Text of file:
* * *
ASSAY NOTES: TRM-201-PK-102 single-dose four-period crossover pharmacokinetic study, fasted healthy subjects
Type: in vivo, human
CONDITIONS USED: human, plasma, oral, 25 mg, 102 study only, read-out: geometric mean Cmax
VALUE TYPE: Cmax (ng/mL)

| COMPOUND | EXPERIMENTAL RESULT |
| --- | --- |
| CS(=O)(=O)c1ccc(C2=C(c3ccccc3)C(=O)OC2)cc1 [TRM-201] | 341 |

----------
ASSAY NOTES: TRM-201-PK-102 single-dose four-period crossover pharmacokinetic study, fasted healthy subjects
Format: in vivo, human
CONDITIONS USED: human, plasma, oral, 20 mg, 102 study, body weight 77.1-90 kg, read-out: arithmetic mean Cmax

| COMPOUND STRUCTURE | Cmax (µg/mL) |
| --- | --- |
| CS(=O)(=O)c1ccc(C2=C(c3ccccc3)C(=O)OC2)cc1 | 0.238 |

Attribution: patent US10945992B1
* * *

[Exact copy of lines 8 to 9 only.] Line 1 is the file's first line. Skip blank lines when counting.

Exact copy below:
----------
ASSAY NOTES: TRM-201-PK-102 single-dose four-period crossover pharmacokinetic study, fasted healthy subjects